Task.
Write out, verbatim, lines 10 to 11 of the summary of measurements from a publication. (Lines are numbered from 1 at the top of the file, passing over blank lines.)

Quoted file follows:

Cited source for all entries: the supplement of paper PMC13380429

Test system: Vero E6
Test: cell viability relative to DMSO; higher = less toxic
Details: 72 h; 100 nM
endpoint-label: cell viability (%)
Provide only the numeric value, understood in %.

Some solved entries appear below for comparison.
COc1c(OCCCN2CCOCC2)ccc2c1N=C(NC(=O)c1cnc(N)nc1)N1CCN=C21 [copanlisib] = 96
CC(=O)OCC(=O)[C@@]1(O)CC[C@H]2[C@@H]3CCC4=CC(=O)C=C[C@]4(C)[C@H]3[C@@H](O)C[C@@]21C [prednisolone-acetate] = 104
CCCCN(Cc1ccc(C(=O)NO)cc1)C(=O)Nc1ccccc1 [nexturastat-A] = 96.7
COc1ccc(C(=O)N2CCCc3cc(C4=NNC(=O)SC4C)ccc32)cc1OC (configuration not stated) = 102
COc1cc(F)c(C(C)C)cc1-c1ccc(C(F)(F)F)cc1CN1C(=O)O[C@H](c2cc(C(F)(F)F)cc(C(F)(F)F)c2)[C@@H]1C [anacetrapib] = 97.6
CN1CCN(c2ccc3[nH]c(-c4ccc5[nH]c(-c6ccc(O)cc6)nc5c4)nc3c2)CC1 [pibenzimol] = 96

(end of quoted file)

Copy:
CCCCN(Cc1ccc(C(=O)NO)cc1)C(=O)Nc1ccccc1 [nexturastat-A] = 96.7
COc1ccc(C(=O)N2CCCc3cc(C4=NNC(=O)SC4C)ccc32)cc1OC (configuration not stated) = 102